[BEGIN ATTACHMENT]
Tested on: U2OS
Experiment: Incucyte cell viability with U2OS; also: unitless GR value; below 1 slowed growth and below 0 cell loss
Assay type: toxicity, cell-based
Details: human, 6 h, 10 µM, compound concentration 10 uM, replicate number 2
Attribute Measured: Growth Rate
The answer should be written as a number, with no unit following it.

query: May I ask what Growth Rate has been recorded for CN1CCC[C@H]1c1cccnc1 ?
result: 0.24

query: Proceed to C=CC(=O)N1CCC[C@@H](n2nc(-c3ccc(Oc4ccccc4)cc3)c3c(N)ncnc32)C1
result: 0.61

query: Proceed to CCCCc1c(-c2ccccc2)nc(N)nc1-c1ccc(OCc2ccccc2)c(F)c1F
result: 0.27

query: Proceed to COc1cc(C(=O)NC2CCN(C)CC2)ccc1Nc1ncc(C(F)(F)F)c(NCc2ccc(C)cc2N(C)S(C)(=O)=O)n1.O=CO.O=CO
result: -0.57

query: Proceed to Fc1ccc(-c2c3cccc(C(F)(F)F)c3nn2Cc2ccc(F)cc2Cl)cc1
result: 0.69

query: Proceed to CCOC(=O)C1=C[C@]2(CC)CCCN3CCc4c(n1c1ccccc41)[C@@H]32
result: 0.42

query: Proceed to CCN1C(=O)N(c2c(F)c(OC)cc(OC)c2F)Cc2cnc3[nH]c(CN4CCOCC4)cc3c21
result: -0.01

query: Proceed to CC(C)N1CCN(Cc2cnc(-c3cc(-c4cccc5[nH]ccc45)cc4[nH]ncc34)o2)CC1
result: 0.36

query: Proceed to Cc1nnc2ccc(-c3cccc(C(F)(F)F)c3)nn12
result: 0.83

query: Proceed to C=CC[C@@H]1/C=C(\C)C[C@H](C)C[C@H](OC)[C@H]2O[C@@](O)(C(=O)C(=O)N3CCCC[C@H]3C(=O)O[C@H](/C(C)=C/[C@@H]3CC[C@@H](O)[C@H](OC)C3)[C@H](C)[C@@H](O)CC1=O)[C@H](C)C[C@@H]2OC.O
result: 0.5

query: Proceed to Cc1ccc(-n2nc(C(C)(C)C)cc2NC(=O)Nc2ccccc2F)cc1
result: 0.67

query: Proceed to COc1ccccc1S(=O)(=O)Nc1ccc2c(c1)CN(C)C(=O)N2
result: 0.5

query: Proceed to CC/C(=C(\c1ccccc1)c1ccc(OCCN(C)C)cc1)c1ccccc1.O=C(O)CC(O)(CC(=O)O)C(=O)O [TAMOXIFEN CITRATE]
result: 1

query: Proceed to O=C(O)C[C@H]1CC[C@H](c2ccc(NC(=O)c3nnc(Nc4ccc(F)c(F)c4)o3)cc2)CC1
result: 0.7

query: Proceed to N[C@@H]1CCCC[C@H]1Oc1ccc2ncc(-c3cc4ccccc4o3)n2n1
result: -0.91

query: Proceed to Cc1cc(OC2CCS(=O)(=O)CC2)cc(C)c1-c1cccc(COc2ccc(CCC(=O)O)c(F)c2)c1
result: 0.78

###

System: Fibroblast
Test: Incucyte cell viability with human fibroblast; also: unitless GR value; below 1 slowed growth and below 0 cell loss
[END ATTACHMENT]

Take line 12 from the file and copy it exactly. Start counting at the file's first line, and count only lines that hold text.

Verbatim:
result: 0.27